# Why do roots span dual space of maximal toral subalgebra?

Suppose $\Phi$ is the root system of a semi simple Lie algebra with maximal toral subalgebra $H$. I read that $\Phi$ spans $H^\ast$.

The Killing form on $H$ is nondegenerate, so $H\cong H^\ast$ by identifying $\phi\in H^\ast$ with the unique $t_\phi$ such that $\phi(t)=\kappa(t_\phi,t)$.

Every proof is by contradiction, beginning by saying if $\Phi$ does not span $H^\ast$, then there exists nonzero $h\in H$ such that $\alpha(h)=0$ for all $\alpha\in\Phi$. I understand the proof except for this line. Can anybody clarify why such $h$ must exist?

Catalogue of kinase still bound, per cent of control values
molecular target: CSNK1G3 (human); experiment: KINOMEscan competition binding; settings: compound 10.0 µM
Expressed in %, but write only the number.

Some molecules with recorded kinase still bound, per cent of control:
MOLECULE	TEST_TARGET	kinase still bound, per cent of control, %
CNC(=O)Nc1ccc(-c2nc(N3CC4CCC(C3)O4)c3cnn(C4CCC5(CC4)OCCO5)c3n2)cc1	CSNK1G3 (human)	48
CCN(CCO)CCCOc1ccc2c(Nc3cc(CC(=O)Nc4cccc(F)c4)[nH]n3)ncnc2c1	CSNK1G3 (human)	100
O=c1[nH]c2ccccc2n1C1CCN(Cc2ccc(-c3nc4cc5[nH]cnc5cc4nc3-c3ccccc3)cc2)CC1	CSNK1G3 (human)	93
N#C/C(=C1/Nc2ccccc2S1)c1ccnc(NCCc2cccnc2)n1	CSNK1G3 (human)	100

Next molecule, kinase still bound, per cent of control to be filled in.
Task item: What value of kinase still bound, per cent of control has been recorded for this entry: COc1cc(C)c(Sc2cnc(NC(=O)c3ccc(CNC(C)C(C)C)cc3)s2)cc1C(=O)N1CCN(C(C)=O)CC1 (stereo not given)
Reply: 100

If we extend the simple roots into a basis $B=(b_i)$ of $H^{\ast}$ (possibly with additional vectors), then we can choose a dual basis $B'=(b_i')$ of $H$ such that $$b_i(b_j')=\delta_{ij}$$ If we pick $i$ so that $b_i$ is not one of the simple roots, then $\alpha(b_i')=0$ for all roots $\alpha$.
• Good answer, but the key ingredient here is that finite-dimensional vector spaces are reflexive (so that $H \cong H^{**}$), which you really should have stated explicitly. Commented Oct 1, 2016 at 5:41